5. Chimpanzees Of Kalinzu Forest

A Chimpanzee in Kalinzu Forest near Queen Elizabeth National Park
A Chimpanzee in Kalinzu Forest near Queen Elizabeth National Park

Kalinzu Forest is situated in the south-east of Queen Elizabeth Park. The forest is home to around 300 Chimpanzees. Besides chimps, you can also encounter a variety of birds and other diurnal primate species in Kalinzu Forest.

6. Hippos Of Kazinga Channel

Hippos in Kazinga Channel of Queen Elizabeth National Park
Hippos in Kazinga Channel of Queen Elizabeth National Park

The stunning Kazinga Channel connects Lake George and Lake Edward.  The channel boasts of one of the densest hippo populations in Africa. These huge animals spend most of the day submerged in water coming out at night to graze.

The males are extremely territorial and aggressive. They use their long incisors to defend their patch and their loud, distinctive honking to assert their presence. The Kazinga Channel also attracts a rich array birds, numerous Nile crocodiles, elephants, buffalos, and Nile monitor lizards.

7. Birds In Queen Elizabeth National Park

It is no exaggeration to suggest that Queen Elizabeth National Park is one of the best destinations for bird watching in Africa. The park’s astonishing variety of habitats harbors more than 610 different bird species. This is thee second-highest of any park on the continent. The lakes, rivers, and wetlands are home to a plethora of plovers, herons, storks, pelicans and egrets.

In dense forest of the Kyambura Gorge and Maramagambo, you’ll find cuckoos, woodpeckers, and warblers. Particularly impressive are the hundreds of flamingos that congregate at Lake Munyanyange from around August and November.

African Spoonbill in Queen Elizabeth National Park
African Spoonbill in Queen Elizabeth National Park

Other notable bird species in Queen Elizabeth National Park include:

  • Great blue Turaco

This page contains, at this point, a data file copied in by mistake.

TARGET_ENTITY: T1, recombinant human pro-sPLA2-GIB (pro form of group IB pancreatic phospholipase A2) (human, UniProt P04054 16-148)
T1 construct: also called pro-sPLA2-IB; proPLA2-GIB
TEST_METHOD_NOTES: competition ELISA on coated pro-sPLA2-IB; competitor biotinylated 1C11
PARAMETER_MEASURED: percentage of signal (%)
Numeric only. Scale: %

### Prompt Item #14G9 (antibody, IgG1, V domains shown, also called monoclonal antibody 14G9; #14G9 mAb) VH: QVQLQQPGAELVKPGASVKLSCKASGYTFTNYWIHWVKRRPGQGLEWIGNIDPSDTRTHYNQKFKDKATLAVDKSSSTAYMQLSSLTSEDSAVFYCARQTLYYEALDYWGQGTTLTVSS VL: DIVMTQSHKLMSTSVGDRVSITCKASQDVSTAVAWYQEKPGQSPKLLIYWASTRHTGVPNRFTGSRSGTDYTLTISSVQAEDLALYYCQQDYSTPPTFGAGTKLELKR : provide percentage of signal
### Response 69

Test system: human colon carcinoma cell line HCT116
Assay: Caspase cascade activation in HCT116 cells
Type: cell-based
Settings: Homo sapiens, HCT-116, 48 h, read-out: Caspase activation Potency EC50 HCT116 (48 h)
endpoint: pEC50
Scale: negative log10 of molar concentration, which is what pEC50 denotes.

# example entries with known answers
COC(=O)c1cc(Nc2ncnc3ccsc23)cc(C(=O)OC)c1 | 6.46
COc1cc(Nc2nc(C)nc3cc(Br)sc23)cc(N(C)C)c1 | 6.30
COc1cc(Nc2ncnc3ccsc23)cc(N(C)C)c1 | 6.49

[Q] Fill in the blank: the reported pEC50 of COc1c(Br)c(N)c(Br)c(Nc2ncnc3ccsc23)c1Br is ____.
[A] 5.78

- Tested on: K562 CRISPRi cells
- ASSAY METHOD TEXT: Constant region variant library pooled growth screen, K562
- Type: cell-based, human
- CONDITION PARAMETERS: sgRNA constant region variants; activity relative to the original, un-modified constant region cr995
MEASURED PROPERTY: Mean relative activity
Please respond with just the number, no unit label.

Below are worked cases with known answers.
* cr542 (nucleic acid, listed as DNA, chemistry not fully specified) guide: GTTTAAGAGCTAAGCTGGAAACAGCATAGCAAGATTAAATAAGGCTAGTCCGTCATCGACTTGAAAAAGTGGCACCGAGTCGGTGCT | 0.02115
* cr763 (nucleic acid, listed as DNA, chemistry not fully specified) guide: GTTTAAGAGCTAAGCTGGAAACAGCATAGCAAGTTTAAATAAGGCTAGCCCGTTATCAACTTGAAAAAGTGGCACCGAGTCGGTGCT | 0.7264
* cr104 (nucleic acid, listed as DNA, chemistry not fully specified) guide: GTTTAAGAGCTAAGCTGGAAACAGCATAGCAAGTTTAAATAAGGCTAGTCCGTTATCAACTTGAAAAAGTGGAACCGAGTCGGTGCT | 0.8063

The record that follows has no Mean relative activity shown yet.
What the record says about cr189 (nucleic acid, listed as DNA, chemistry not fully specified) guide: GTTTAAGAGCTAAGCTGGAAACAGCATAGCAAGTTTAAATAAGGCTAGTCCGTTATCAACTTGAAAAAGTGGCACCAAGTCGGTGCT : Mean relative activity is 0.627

• Papyrus Gonolek
  • White-winged tern
  • Gull-billed tern
  • African skimmer
  • Swamp flycatcher
  • African crake
  • Blue-throated roller
  • Sooty chat
  • Black-and-white shrike-flycatcher
  • Northern black flycatcher
  • Black-headed Gonolek
  • Moustached grass warbler
  • Red-chested sunbird
  • Slender-billed weaver

8. Lake Katwe Salt Mines

The ancient Katwe salt lake was formed by a volcanic eruption around 10,000 years ago.

The lake is situated in the interesting village of Katwe. It is located on the north shore of Lake Edward. And it is about 4 km west of Main gate (Kabatoro gate).

Lake Katwe is famous its salt industry. Salt mining on the Crater Lake dates back to at least 600 years ago. And today some 3000 people still use the same traditional methods.

Women pull salt from evaporation ponds when it’s dry enough (generally December to March and July to September) while men dig rock salt year-round.

Top Things To Do Queen Elizabeth National Park

Buffalos Wallowing In Kazinga Channel, Queen Elizabeth National Park
Buffalos Wallowing In Kazinga Channel, Queen Elizabeth National Park

1. Game Drives In Queen Elizabeth National Park

You can enjoy early morning and in the evening Uganda safari game drives in Queen Elizabeth National Park. The games drive is conducted in the beautiful Kasenyi savannah plains. The plains are located North Kazinga Plains and Ishasha.

You get a chance to see different species of Uganda animals like buffaloes, leopards, elephants, giraffes, lions, antelopes, hippos, various reptiles and birds.